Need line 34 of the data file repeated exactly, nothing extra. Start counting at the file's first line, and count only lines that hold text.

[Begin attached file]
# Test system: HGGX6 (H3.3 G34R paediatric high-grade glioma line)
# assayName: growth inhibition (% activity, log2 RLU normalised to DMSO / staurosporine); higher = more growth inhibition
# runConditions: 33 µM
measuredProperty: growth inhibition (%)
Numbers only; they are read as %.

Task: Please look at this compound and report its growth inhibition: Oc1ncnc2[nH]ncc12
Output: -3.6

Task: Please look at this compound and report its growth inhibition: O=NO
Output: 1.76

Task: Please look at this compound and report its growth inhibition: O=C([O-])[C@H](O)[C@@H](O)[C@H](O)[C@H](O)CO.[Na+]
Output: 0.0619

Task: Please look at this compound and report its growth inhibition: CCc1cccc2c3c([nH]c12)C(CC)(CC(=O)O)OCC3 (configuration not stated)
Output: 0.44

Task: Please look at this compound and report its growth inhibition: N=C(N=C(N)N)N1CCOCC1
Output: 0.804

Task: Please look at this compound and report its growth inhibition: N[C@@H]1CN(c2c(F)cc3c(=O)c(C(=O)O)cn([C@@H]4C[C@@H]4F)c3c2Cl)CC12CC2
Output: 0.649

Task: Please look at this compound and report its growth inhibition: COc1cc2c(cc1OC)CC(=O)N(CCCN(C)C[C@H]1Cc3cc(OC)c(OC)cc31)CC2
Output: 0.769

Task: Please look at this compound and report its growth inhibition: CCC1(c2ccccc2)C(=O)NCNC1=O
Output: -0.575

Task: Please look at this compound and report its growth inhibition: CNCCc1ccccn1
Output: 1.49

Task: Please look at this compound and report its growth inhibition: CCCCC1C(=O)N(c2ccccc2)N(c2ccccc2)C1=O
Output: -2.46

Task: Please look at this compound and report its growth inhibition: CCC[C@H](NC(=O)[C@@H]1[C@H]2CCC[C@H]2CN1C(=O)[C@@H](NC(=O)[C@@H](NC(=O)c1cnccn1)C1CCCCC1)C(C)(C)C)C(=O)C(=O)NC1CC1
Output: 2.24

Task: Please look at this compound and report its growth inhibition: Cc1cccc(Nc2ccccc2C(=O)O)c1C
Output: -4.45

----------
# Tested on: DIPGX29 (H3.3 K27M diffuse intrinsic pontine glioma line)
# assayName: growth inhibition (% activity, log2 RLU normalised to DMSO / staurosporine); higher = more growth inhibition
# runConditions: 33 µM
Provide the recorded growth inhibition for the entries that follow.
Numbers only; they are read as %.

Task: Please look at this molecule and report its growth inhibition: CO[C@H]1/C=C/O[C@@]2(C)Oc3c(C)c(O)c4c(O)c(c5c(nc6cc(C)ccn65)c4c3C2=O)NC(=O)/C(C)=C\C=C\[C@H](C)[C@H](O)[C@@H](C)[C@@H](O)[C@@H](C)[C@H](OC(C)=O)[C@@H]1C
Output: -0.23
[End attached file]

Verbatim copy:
Provide the recorded growth inhibition for the entries that follow.